Which was top notch, in sound and picture quality, particularly for Burse, a charismatic frontman who showed off soul-man moves with “Dry” and rocked out Jimi Hendrix-style with his “Black Lives Matter” protest song. He quoted Nina Simone: “How can I be an artist and not reflect the times?”

But as polished as the livestream was, it couldn’t compare to the kick of being in the room where it was happening.

Has AMH always had such crystal clear, impeccable sound, I wondered? Or has it just been so long since I’ve seen an expertly produced live show that I forgot how satisfying one can be?

The Districts perform during the first night of the Philly Music Fest at the Ardmore Music Hall in Ardmore, Pa. on Sept. 24, 2020.
ELIZABETH ROBERTSON / Staff Photographer
The Districts perform during the first night of the Philly Music Fest at the Ardmore Music Hall in Ardmore, Pa. on Sept. 24, 2020.

On Thursday, the Districts could hardly contain their enthusiasm at being back on stage for the first time since their tour was canceled on the same March day their fatefully titled You Know I’m Not Going Anywhere was released.

The raucous quintet pulled from that album and 2017′s Popular Manipulations, with singer Rob Grote supported by arrangements that have grown more sophisticated since the band came roaring out of Lititz, Pa., nearly a decade ago.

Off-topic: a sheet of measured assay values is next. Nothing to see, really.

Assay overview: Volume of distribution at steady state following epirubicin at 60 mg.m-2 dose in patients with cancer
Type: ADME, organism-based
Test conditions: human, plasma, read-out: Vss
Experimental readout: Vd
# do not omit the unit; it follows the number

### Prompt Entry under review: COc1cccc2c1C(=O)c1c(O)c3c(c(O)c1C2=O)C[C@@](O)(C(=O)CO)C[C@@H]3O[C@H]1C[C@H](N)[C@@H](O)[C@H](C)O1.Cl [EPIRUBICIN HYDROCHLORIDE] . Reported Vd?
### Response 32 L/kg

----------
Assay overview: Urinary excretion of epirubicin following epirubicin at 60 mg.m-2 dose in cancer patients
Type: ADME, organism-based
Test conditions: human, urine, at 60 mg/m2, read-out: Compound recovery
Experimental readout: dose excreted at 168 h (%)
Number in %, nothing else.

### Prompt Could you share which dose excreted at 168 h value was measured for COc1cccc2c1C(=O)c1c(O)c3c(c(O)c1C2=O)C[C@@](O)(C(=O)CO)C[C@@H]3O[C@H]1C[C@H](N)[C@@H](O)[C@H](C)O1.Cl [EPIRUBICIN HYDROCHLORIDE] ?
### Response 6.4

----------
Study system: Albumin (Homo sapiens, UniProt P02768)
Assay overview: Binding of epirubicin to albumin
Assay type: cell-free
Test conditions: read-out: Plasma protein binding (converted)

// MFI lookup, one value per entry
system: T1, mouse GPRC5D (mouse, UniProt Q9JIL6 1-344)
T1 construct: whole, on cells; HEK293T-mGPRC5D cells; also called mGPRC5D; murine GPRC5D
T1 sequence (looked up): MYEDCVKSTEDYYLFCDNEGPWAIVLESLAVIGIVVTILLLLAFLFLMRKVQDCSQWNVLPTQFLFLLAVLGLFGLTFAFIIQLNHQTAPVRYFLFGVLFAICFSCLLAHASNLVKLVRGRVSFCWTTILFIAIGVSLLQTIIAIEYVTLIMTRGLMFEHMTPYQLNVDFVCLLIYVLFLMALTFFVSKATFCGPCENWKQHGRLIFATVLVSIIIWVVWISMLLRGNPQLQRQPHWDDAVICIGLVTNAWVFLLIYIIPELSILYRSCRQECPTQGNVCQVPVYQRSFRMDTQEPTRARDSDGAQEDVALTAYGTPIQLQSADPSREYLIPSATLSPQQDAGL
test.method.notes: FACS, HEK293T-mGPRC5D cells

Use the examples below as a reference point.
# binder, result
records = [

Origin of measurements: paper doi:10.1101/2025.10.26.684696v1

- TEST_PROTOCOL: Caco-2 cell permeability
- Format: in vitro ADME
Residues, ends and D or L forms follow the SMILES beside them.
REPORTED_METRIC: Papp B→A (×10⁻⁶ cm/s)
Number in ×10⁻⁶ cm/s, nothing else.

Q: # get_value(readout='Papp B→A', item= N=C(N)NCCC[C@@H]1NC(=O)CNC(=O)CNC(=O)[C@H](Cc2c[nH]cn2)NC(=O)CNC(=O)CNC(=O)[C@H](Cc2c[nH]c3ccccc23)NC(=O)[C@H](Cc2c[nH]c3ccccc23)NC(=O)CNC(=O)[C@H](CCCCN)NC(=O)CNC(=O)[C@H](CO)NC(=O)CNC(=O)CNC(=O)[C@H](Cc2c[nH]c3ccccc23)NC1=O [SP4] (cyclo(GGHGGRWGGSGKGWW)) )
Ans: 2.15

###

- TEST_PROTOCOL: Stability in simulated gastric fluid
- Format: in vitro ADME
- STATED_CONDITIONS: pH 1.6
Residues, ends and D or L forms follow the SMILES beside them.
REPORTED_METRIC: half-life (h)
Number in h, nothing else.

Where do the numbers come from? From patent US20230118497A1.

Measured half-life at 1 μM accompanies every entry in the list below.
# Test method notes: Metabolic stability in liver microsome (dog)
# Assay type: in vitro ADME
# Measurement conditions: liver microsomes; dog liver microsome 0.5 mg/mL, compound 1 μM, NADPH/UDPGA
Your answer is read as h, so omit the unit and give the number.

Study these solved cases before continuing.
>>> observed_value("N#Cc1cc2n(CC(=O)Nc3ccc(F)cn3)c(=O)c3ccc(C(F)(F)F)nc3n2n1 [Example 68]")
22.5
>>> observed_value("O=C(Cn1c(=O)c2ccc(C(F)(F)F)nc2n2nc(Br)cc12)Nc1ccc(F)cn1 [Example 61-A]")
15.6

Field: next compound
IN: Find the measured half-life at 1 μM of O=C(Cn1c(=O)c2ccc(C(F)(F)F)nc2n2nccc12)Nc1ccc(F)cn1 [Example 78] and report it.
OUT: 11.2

Japanese Breakfast was sterling. The band opened with undulating “Diving Woman” from Soft Sounds, and put together an altogether charming set that included one country-flavored song by Bumper, Zauner’s quarantine side-project with Ryan Galloway.

Promising songs from a forthcoming Japanese Breakfast album that had the feel of classic 1960s pop also debuted.

Philly Music fest director Greg Seltzer speaks to the audience during the first night of the Philly Music Fest at the Ardmore Music Hall in Ardmore, Pa. on Sept. 24, 2020.
ELIZABETH ROBERTSON / Staff Photographer
Philly Music fest director Greg Seltzer speaks to the audience during the first night of the Philly Music Fest at the Ardmore Music Hall in Ardmore, Pa. on Sept. 24, 2020.

The show is the band’s only one of 2020. Zauner told the small crowd at the venue and the large one at home — as many as 100,000 from various streams, Seltzer said — that the evening was “really, really, special ... You’ve brought some joy back into our lives.”

The show culminated with the kinetic “Everybody Wants To Love You” from 2016′s Psychopomp, sandwiched between covers of Tears for Fears' “Head Over Heels” and The Used’s “The Taste Of Ink.”

On the former, a masked Grote and two bandmates came on stage, singing from their knees into a piano microphone to maintain social distance while Zauner stood over them. Everybody on stage beamed at the rekindled memory of how much fun it can be to play music for people, while not knowing when they might be able to do it again.

Seltzer said the PMF raised $14,000 though donations on Thursday, less than half of its $40,000 goal.